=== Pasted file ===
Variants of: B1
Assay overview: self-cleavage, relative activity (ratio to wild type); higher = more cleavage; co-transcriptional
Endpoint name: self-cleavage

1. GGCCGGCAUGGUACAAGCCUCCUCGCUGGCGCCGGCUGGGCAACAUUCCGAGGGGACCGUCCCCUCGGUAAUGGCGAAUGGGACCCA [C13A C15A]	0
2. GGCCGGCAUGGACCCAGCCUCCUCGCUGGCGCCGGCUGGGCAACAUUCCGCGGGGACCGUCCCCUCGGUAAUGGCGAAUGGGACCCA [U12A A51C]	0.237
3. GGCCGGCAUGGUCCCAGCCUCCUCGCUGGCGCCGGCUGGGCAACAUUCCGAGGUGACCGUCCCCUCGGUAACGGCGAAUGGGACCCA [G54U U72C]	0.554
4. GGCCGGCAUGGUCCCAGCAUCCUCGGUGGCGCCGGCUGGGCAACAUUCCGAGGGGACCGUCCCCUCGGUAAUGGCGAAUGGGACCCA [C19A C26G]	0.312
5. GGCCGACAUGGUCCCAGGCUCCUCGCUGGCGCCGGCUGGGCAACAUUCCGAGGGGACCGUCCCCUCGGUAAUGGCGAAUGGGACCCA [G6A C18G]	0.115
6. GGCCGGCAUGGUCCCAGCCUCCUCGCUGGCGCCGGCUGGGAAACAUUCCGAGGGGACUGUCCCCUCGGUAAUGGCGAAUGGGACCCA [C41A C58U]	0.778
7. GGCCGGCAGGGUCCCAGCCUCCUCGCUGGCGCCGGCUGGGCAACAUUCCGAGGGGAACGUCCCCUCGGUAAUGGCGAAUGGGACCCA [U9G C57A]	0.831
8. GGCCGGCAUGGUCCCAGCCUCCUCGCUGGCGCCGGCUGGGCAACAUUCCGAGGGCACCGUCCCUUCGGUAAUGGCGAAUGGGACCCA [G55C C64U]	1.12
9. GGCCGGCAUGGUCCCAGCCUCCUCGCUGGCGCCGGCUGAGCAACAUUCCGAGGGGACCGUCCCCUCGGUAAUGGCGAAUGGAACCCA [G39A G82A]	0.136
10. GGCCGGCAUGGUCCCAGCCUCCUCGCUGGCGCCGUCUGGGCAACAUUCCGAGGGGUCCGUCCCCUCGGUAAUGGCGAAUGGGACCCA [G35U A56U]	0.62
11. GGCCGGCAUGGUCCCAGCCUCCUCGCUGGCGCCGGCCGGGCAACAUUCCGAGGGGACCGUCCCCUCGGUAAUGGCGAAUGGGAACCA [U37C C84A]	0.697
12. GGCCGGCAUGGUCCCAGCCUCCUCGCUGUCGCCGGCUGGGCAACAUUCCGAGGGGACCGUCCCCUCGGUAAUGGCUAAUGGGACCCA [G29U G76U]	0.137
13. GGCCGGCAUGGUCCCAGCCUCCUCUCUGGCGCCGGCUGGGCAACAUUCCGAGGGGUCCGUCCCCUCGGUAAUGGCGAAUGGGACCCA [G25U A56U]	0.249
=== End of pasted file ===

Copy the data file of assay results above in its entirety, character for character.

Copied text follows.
Variants of: B1
Assay overview: self-cleavage, relative activity (ratio to wild type); higher = more cleavage; co-transcriptional
Endpoint name: self-cleavage

1. GGCCGGCAUGGUACAAGCCUCCUCGCUGGCGCCGGCUGGGCAACAUUCCGAGGGGACCGUCCCCUCGGUAAUGGCGAAUGGGACCCA [C13A C15A]	0
2. GGCCGGCAUGGACCCAGCCUCCUCGCUGGCGCCGGCUGGGCAACAUUCCGCGGGGACCGUCCCCUCGGUAAUGGCGAAUGGGACCCA [U12A A51C]	0.237
3. GGCCGGCAUGGUCCCAGCCUCCUCGCUGGCGCCGGCUGGGCAACAUUCCGAGGUGACCGUCCCCUCGGUAACGGCGAAUGGGACCCA [G54U U72C]	0.554
4. GGCCGGCAUGGUCCCAGCAUCCUCGGUGGCGCCGGCUGGGCAACAUUCCGAGGGGACCGUCCCCUCGGUAAUGGCGAAUGGGACCCA [C19A C26G]	0.312
5. GGCCGACAUGGUCCCAGGCUCCUCGCUGGCGCCGGCUGGGCAACAUUCCGAGGGGACCGUCCCCUCGGUAAUGGCGAAUGGGACCCA [G6A C18G]	0.115
6. GGCCGGCAUGGUCCCAGCCUCCUCGCUGGCGCCGGCUGGGAAACAUUCCGAGGGGACUGUCCCCUCGGUAAUGGCGAAUGGGACCCA [C41A C58U]	0.778
7. GGCCGGCAGGGUCCCAGCCUCCUCGCUGGCGCCGGCUGGGCAACAUUCCGAGGGGAACGUCCCCUCGGUAAUGGCGAAUGGGACCCA [U9G C57A]	0.831
8. GGCCGGCAUGGUCCCAGCCUCCUCGCUGGCGCCGGCUGGGCAACAUUCCGAGGGCACCGUCCCUUCGGUAAUGGCGAAUGGGACCCA [G55C C64U]	1.12
9. GGCCGGCAUGGUCCCAGCCUCCUCGCUGGCGCCGGCUGAGCAACAUUCCGAGGGGACCGUCCCCUCGGUAAUGGCGAAUGGAACCCA [G39A G82A]	0.136
10. GGCCGGCAUGGUCCCAGCCUCCUCGCUGGCGCCGUCUGGGCAACAUUCCGAGGGGUCCGUCCCCUCGGUAAUGGCGAAUGGGACCCA [G35U A56U]	0.62
11. GGCCGGCAUGGUCCCAGCCUCCUCGCUGGCGCCGGCCGGGCAACAUUCCGAGGGGACCGUCCCCUCGGUAAUGGCGAAUGGGAACCA [U37C C84A]	0.697
12. GGCCGGCAUGGUCCCAGCCUCCUCGCUGUCGCCGGCUGGGCAACAUUCCGAGGGGACCGUCCCCUCGGUAAUGGCUAAUGGGACCCA [G29U G76U]	0.137
13. GGCCGGCAUGGUCCCAGCCUCCUCUCUGGCGCCGGCUGGGCAACAUUCCGAGGGGUCCGUCCCCUCGGUAAUGGCGAAUGGGACCCA [G25U A56U]	0.249